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What is a 'reasonable accommodation'?

If you are disabled or pregnant, state and federal laws require that your employer allow for accommodations to help you in the workplace. However, these accommodations must be reasonable and not put any undue hardship on the employer.

This might all make sense in theory, but putting it into practice can be more complicated. What you might assume is a reasonable request could be perceived as unreasonable by your employer. In this post, we will examine some common examples of what may or may not be reasonable accommodations for a pregnant worker or disabled employee.

A reasonable accommodation can include:

  • A stool or chair so that you can sit down in jobs that don't require standing
  • Having easy access to restrooms and water fountains
  • More frequent breaks
  • Temporary relief from strenuous job tasks
  • Modified work schedule
  • Use of job-protected leave
  • restructuring jobs
  • part time or modifying work schedules
  • buying or modifying equipment
  • modifying examinations and policies
  • reassignment to a vacant position

These are all common types of reasonable accommodations. As a contrast, below are some accommodations that would generally be considered unreasonable.

  • Relief from essential job duties (Note: Employers often claim various job duties are "essential" when they are not.)
  • Taking leave without making any indication of an end date (Note: A finite leave of absence can be a reasonable accommodation. As long as the employer is kept on notice of the duration of the leave and the leave will end someday. Employees have medical conditions and disabilities that may require lengthy leaves, even if they are in excess of a year, but it may still qualify as a reasonable accommodation. An employee who has cancer may require time off for surgeries, chemotherapy, or other lifesaving medical treatments.)
  • Permission to violate workplace policies or engage in unlawful behavior (Note: There should be no instance where a disabled employee seeks to use his or her medical condition to violate the law. For example, an employee who sexually harasses another employee should not be allowed to harass simply because he or she has a drug addiction problem or a terminal illness. Disabled employees must abide by the laws too.)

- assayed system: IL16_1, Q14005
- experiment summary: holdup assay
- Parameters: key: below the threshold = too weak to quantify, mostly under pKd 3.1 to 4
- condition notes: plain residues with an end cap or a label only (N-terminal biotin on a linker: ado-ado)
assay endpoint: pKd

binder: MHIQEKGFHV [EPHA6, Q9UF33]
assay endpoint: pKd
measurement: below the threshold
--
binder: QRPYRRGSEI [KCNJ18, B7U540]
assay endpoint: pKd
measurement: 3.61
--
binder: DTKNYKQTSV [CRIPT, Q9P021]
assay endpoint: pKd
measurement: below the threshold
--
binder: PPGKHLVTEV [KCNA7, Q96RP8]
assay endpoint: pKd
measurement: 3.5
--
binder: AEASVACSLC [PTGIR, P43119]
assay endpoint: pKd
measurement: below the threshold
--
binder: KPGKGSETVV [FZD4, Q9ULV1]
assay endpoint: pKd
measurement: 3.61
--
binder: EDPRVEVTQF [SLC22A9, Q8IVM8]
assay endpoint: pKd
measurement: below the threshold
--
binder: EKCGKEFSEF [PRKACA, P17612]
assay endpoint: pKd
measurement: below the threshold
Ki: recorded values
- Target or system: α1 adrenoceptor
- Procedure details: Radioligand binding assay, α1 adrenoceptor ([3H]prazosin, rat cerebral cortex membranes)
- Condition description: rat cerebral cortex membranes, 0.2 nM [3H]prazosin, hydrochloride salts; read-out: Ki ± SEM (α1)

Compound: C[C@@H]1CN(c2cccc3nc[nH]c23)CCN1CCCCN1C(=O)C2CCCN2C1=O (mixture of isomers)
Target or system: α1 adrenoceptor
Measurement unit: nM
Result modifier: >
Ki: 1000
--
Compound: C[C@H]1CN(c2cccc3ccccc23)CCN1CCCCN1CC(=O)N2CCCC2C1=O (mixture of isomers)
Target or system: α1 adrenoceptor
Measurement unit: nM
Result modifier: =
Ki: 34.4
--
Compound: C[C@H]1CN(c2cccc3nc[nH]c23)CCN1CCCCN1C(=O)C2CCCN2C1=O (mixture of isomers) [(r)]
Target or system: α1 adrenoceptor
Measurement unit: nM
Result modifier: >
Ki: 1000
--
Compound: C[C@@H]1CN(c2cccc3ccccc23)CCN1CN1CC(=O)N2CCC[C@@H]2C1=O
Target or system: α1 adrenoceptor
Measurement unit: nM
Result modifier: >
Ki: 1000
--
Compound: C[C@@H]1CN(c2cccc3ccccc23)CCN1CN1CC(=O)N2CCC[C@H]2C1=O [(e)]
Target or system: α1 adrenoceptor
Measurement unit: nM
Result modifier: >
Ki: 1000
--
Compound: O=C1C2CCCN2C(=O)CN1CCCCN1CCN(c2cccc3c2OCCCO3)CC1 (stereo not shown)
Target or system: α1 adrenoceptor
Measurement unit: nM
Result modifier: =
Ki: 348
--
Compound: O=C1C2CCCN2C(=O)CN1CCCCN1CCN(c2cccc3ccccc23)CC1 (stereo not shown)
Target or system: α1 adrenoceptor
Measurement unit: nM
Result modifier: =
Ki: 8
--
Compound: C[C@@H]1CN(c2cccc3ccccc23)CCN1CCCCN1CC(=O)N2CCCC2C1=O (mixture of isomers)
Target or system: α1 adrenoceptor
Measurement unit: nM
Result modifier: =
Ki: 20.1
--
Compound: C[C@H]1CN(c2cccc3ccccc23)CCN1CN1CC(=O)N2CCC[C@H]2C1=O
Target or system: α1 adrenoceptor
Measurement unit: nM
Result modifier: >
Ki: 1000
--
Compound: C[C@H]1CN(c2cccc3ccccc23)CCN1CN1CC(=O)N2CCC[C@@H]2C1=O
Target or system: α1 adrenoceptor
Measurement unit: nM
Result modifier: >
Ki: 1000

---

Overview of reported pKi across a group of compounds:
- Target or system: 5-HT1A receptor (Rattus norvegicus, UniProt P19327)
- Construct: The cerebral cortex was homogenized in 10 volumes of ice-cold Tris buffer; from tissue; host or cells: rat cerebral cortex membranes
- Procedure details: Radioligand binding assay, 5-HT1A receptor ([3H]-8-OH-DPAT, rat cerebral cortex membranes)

Generally speaking, if an accommodation places an undue burden on an employer's business, then it may be considered unreasonable. However, before denying an accommodation request because of undue hardship, employers must explore different options that might make a seemingly difficult accommodation possible. For this reason, it is not easy for most companies to prove undue hardship.

You must also remember that in order to receive accommodations, your employer needs to know about your condition, and you will typically need to make a request for an accommodation. Employers generally won't offer them up, even if they are accommodations that have already been made for other disabled or pregnant workers.

What we hope readers take away from this blog post is that disabled and pregnant employees have the right to accommodations in the workplace. If a woman is temporarily unable to perform her job due to a medical condition related to pregnancy or childbirth, the employer must treat her in the same way as it treats any other disabled employee. For example, the employer may have to provide modified duty, alternative assignments, disability leave, or leave to pregnant employees. As long as they are reasonable and properly requested, the accommodations should be granted.

If you feel that you have been wrongfully denied an accommodation, or if you feel you have been retaliated against for requesting one, you can consult an attorney. Your rights as a California employee may have been violated and legal action may be necessary to protect these rights and your livelihood.

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